Thursday, September 23, 2010

RE: Interpreting MARC

Posting to Autocat
On Thu, 23 Sep 2010 03:14:40 -0400, Hal Cain wrote:
<snip>
>Well, I see it rather as a need to REGULARIZE the data and distinguish every separate element. RDA can do that, more or less; but RDA in MARC is not going to do it; not unless we formulate and push proposals for changing MARC. Comments of mine elsewhere about adding subfields brought the response that in some fields all available letters have already been used; and when I suggested moving to UPPERCASE letters, which is technically possible, I was told that was judged impracticable for cataloguers to use. Well, after getting abreast of fixed-field coding and $w in authority references, I personally think that is a very bad argument to justify continuing the kind of mishmash of data elements that Jason Thomale so clearly points to.
</snip>
AACR2 can do that right now, too--you don't need to change to RDA. There are several problems with MARC, as Jason Thomale's excellent article points out. One of the problems, as he described so ably, is that programmers are now used to seeing the meaning of the fields within the coding, e.g. <title> as opposed to 245a. But of course, 245a does not mean title, but rather title proper. 245b does not mean subtitle, but other title information. And 245c has that little addition: statement of responsibility, *etc.*, which conceals a whole number of things.

A programmer should not be expected to understand these things, so, even if we changed the coding of 245c to <StatementofResponsibilityEtc> it still wouldn't solve the problem of parsing everything out "correctly", as he pointed out very clearly.

Is the solution to implement even more fields, adding all the uppercase letters and perhaps including the entirety of the Unicode character set? I think this would make the problem far more complicated than it is now and the result woud be something much worse and completely unwieldy. UNIMARC "solved" this by making many of their subfields repeatable, while adding a few: 200d Parallel Title Proper, and 200g Subsequent Statement of Responsibility. [See the Descriptive Information Block in the Unimarc Manual at: http://archive.ifla.org/VI/3/p1996-1/uni2.htm]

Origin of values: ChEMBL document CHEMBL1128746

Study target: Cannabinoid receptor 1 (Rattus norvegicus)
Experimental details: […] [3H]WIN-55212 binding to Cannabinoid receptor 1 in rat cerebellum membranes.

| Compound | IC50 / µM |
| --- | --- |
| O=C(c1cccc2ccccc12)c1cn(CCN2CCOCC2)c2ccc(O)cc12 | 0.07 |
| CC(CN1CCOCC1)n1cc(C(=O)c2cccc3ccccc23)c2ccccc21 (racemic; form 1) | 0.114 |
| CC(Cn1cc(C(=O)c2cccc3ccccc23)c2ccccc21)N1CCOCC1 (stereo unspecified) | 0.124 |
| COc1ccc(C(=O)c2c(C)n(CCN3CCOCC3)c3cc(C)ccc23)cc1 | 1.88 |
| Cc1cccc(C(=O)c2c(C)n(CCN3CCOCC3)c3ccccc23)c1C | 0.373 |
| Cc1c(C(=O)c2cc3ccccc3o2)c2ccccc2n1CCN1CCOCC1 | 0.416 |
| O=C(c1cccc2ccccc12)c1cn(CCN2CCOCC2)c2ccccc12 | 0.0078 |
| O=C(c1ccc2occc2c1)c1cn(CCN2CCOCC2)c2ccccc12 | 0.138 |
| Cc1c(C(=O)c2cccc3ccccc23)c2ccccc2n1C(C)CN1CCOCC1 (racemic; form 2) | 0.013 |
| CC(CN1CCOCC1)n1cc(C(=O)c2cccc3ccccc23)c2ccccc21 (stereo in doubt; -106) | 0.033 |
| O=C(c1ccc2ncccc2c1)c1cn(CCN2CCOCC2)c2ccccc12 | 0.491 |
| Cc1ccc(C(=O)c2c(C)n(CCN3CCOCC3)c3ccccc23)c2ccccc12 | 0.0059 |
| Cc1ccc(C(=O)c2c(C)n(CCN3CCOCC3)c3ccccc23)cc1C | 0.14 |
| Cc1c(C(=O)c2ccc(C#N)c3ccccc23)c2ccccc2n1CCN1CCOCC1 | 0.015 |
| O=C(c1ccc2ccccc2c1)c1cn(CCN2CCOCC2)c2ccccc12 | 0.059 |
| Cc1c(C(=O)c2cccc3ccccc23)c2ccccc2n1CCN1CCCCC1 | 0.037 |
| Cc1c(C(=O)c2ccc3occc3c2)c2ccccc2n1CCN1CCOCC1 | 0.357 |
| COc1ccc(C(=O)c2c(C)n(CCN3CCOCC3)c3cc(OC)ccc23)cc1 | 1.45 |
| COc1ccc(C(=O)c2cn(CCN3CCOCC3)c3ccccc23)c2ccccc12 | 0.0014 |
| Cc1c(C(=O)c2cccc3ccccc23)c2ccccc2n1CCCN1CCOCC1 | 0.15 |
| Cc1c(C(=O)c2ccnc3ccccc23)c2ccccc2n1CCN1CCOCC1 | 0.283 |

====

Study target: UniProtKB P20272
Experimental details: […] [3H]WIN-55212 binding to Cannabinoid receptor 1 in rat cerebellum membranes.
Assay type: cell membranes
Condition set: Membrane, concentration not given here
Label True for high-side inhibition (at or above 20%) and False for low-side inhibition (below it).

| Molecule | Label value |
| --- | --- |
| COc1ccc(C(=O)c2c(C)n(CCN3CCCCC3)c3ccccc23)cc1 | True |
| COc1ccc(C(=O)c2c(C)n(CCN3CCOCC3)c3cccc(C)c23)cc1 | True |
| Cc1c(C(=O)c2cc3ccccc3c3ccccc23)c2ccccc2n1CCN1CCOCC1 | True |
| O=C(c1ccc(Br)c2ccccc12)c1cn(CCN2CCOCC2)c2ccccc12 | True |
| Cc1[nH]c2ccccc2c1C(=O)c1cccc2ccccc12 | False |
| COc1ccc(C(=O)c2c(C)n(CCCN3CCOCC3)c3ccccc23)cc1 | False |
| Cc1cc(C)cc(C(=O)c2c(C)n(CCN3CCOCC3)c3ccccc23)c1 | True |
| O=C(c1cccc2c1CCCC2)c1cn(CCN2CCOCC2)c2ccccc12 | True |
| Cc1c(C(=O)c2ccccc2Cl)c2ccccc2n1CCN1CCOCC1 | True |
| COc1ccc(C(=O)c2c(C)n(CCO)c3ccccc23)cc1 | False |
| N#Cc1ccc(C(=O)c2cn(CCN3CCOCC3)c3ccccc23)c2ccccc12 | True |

Of course, neither FRBR nor RDA addresses either of these problems, but concluding that everything we have is a mishmash doesn't make sense to me since we know that what we have made has been very useful for lots of people. So what do we do?

My own suggestion is to not create a problem where there may not be any at all. For example, I haven't heard of a popular outcry against the problems Jason describes, except from other programmers. On the other hand, I think everybody who catalogs realizes that you are very often mixing title information into statement of responsibility. In spite of this, people have managed all right, and it seems to me that most people just search keyword anyway, since that is what they are used to in Google, online catalogs, databases, youtube, and what have you. That's what I do and what I have seen everyone do, and then they narrow their search. For example, in Worldcat I can search for "Sister Carrie" by keyword, http://www.worldcat.org/search?qt=worldcat_org_all&q=sister+carrie and then narrow down my results in a whole bunch of ways, by format, by author, by date, etc. In just a second or two, I can narrow it down to books by Dreiser from 1954.

Google has different, but similar options available. http://www.google.com/search?q=sister+carrie
I hope this is how people are searching because it makes the most sense. You search for a huge batch of resources, and *the system* helps you narrow it down. It is lightyears more powerful than the traditional card catalog and is how I tell my patrons to search, if the options are available.

So my own question is: if we assume that these types of methods indicate the future of searching, are the problems that Jason described so well, all that important? I think it is clear that MARC coding has to change, but it should not change for theoretical purposes, but it must change for practical purposes for the future. This--to use Darwinian terms--means it has to *adapt* to the new changes in the environment. What should this be?

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